Mortgage rules take bite out of Canada building permits
By Randall Palmer
OTTAWA (Reuters) - Tighter Canadian mortgage rules appear to have put a serious damper on the housing market, especially on the heated condominium sector, judging by Statistics Canada data released on Thursday.
The value of Canadian building permits fell 11.2 percent in December after a 14.5 percent decline in November. That was the biggest two-month drop fall since the data series started in 1989, and left the value of building permits 16.2 percent lower than a year earlier.
The median forecast in a Reuters survey of analysts was for a 5.0 percent rise in the value of building permits in December.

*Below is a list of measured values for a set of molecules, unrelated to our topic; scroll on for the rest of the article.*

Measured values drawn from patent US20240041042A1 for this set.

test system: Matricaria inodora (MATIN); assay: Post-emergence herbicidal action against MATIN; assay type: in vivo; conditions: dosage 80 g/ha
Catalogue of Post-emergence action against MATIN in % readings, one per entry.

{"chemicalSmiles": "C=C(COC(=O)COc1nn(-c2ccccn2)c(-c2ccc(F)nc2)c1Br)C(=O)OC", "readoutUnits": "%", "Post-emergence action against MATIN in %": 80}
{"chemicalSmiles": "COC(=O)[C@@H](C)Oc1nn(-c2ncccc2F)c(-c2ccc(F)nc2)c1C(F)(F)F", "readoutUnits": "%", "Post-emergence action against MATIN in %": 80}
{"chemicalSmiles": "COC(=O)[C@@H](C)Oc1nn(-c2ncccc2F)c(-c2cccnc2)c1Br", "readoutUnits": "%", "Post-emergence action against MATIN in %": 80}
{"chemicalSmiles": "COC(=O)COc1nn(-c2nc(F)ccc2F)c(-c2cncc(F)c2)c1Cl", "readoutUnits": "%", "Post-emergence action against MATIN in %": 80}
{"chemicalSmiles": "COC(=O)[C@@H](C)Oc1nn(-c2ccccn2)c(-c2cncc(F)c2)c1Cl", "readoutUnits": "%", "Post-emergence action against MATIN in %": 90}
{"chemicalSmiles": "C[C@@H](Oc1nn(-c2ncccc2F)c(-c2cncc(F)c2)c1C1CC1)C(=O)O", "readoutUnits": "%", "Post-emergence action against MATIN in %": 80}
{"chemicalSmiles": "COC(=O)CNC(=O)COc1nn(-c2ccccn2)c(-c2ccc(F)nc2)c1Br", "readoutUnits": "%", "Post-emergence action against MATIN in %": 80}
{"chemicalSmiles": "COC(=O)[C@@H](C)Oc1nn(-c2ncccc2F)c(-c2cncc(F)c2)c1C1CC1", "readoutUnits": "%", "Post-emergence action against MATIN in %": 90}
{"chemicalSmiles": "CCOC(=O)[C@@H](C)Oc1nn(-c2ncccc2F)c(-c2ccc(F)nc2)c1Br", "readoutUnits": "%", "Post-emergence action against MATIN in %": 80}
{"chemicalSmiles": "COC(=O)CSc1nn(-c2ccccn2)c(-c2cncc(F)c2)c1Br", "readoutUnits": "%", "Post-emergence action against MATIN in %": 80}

The government set new mortgage rules and guidelines in June to cool what it had worried was becoming a housing bubble.
Permits for multi-family housing, which include condominiums, fell 24.6 percent and were 41.1 percent lower than in June. Permits for single-family dwellings fell 5.3 percent, the third straight decline.
"Today's figures suggest Canada's homebuilding sector could be a drag on activity in late 2012/early 2013, and the recent trend in slowing permits bodes poorly for tomorrow's housing starts reading," Emanuella Enenajor and Andrew Grantham of CIBC World Markets wrote in a note to clients.
January housing starts data are due at 8:15 a.m. EST (1315 GMT) on Friday. A Reuters survey shows expectations the seasonally adjusted annualized rate will have fallen to 195,000 units from 198,000 in December.
Royal Bank of Canada assistant chief economist Paul Ferley said he expected to see housing construction decline to more sustainable levels in 2013-14. Continued...